American author and journalist Charlotte Pomerantz, "who brought an ingenious use of language and the occasional sly subversive touch to stories about mud-loving pigs and parachuting cats written for young children," died July 24, the New York Times reported. She was 92. Pomerantz wrote 35 children's books, some in prose, some in verse. Her "clever manipulation of words gave young readers a laugh and food for thought," as in this excerpt from Halfway to Your House, illustrated by Gabrielle Vincent (1993):
in the looking glass
"Am I not the prettiest lass?"
"Alas," said the glass,
"that isn't quite true:
The lass in the glass
is as pretty as you."
One of her most popular books was The Piggy in the Puddle, illustrated by James Marshall (1974), which has been used in countless library story times. Pomerantz's first children's book, The Bear Who Couldn't Sleep, was published in 1965. One of her books, Here Comes Henny, illustrated by Nancy Winslow Parker (1994), was inspired by a passage in James Joyce's Finnegans Wake.
Pomerantz was married to Carl Marzani, "who in the early days of cold-war witch hunting had gone to prison for not revealing a past Communist Party connection to government loyalty examiners," the Times wrote. Before she started writing children's books, she worked at a leftist publishing house he had helped found, where her projects included editing a book of essays, A Quarter-Century of Un-Americana, 1938-1963: A Tragico-Comical Memorabilia of HUAC (House Un-American Activities Committee).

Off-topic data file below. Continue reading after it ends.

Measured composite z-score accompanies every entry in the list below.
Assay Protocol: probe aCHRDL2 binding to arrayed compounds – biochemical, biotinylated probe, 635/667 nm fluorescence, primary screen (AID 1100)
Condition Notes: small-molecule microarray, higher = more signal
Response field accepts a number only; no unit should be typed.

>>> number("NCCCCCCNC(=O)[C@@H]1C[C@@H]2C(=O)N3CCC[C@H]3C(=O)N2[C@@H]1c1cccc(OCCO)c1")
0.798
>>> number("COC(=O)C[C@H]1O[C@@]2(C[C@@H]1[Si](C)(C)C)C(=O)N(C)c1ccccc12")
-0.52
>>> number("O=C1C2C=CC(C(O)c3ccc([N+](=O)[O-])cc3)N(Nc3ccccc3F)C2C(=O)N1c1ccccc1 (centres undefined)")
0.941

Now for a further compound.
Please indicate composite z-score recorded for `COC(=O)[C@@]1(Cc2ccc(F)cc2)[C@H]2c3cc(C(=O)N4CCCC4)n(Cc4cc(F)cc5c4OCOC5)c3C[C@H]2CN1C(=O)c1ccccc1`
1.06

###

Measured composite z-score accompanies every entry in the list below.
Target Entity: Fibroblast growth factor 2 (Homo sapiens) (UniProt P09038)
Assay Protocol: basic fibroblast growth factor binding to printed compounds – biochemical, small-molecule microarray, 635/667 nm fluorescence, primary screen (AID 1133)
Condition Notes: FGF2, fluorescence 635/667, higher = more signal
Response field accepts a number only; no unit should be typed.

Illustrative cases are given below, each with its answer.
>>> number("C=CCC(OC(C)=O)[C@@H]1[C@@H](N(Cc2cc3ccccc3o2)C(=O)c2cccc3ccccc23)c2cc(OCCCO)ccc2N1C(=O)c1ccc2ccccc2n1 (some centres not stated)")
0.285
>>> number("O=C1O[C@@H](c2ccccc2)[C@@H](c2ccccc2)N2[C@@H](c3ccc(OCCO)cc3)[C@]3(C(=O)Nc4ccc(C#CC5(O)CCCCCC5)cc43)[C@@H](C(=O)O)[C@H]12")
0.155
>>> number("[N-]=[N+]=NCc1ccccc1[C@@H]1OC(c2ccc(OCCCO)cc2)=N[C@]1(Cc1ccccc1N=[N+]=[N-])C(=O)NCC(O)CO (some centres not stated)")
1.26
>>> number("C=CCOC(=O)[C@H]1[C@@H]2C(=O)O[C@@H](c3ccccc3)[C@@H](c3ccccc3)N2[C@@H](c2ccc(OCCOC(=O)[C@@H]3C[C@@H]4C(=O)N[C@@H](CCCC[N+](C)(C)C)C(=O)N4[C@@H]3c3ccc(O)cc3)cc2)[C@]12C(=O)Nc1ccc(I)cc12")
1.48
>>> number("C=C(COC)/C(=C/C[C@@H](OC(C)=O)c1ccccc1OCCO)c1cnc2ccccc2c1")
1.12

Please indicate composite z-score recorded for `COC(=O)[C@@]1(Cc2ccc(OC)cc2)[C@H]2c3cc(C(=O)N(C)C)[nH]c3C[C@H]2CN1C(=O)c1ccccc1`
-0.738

Her children's books sometimes had social or political causes woven into them, including The Day They Parachuted Cats on Borneo, illustrated by Jose Aruego (1971), and Mangaboom, illustrated by Anita Lobel (1997). She once said in an interview: "The political and feminist undercurrents are there because I'm the sum of all my experiences, and those are the things I experienced."
Julia L. Mickenberg, a professor of American studies at the University of Texas at Austin, included the story about the parachuting cats in Tales for Little Rebels: A Collection of Radical Children's Literature, a 2008 book she edited with Philip Nel.
"Charlotte definitely had a 'little rebel' streak in her," Mickenberg said, adding that she had been drawn to the story "for several different reasons. The first was that it is an environmentalist story, and we wanted more of those, but it is also an environmentalist story written as an extended poem with rhyme but also, and more importantly, with humor and creativity."